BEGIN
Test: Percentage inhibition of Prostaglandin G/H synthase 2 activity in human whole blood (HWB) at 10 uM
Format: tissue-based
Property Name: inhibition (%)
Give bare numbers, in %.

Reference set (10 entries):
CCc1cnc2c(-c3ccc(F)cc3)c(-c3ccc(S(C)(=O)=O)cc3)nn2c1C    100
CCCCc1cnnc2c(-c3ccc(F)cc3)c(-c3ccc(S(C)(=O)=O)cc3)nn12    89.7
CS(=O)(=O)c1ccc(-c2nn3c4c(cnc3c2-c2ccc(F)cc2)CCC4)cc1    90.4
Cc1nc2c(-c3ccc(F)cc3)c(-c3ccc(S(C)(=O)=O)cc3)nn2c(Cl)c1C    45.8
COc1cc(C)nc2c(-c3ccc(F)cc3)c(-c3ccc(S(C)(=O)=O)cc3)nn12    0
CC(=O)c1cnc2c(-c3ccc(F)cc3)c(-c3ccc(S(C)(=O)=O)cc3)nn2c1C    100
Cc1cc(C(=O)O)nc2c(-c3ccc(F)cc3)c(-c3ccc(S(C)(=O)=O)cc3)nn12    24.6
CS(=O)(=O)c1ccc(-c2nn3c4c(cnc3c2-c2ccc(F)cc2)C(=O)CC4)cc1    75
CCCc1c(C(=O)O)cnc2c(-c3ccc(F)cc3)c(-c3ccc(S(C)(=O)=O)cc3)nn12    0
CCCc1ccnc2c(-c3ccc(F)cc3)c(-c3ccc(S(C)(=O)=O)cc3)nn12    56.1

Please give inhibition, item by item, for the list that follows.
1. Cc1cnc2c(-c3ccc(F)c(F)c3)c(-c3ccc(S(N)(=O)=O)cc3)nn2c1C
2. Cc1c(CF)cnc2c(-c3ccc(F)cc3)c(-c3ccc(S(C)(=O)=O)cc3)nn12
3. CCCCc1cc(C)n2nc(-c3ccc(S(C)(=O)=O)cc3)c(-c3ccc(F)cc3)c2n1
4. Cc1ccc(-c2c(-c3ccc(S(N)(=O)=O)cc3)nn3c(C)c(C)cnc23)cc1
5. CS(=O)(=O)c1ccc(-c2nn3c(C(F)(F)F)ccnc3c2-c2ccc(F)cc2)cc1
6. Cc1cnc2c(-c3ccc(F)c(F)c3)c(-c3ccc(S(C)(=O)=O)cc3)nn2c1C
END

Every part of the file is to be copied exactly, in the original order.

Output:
Test: Percentage inhibition of Prostaglandin G/H synthase 2 activity in human whole blood (HWB) at 10 uM
Format: tissue-based
Property Name: inhibition (%)
Give bare numbers, in %.

Reference set (10 entries):
CCc1cnc2c(-c3ccc(F)cc3)c(-c3ccc(S(C)(=O)=O)cc3)nn2c1C    100
CCCCc1cnnc2c(-c3ccc(F)cc3)c(-c3ccc(S(C)(=O)=O)cc3)nn12    89.7
CS(=O)(=O)c1ccc(-c2nn3c4c(cnc3c2-c2ccc(F)cc2)CCC4)cc1    90.4
Cc1nc2c(-c3ccc(F)cc3)c(-c3ccc(S(C)(=O)=O)cc3)nn2c(Cl)c1C    45.8
COc1cc(C)nc2c(-c3ccc(F)cc3)c(-c3ccc(S(C)(=O)=O)cc3)nn12    0
CC(=O)c1cnc2c(-c3ccc(F)cc3)c(-c3ccc(S(C)(=O)=O)cc3)nn2c1C    100
Cc1cc(C(=O)O)nc2c(-c3ccc(F)cc3)c(-c3ccc(S(C)(=O)=O)cc3)nn12    24.6
CS(=O)(=O)c1ccc(-c2nn3c4c(cnc3c2-c2ccc(F)cc2)C(=O)CC4)cc1    75
CCCc1c(C(=O)O)cnc2c(-c3ccc(F)cc3)c(-c3ccc(S(C)(=O)=O)cc3)nn12    0
CCCc1ccnc2c(-c3ccc(F)cc3)c(-c3ccc(S(C)(=O)=O)cc3)nn12    56.1

Please give inhibition, item by item, for the list that follows.
1. Cc1cnc2c(-c3ccc(F)c(F)c3)c(-c3ccc(S(N)(=O)=O)cc3)nn2c1C
2. Cc1c(CF)cnc2c(-c3ccc(F)cc3)c(-c3ccc(S(C)(=O)=O)cc3)nn12
3. CCCCc1cc(C)n2nc(-c3ccc(S(C)(=O)=O)cc3)c(-c3ccc(F)cc3)c2n1
4. Cc1ccc(-c2c(-c3ccc(S(N)(=O)=O)cc3)nn3c(C)c(C)cnc23)cc1
5. CS(=O)(=O)c1ccc(-c2nn3c(C(F)(F)F)ccnc3c2-c2ccc(F)cc2)cc1
6. Cc1cnc2c(-c3ccc(F)c(F)c3)c(-c3ccc(S(C)(=O)=O)cc3)nn2c1C